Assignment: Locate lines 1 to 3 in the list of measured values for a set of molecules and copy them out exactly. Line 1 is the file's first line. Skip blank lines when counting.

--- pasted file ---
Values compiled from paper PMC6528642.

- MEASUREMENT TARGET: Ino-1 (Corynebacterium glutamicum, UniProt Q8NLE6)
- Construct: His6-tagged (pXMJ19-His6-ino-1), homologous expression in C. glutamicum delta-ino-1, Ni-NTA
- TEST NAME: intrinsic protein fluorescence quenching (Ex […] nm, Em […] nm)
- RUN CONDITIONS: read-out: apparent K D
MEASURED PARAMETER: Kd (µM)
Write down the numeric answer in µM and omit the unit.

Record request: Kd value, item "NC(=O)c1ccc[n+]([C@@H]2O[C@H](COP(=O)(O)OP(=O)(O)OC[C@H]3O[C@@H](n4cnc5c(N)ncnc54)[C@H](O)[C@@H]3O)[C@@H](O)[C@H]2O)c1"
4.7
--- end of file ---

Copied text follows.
Values compiled from paper PMC6528642.

- MEASUREMENT TARGET: Ino-1 (Corynebacterium glutamicum, UniProt Q8NLE6)
- Construct: His6-tagged (pXMJ19-His6-ino-1), homologous expression in C. glutamicum delta-ino-1, Ni-NTA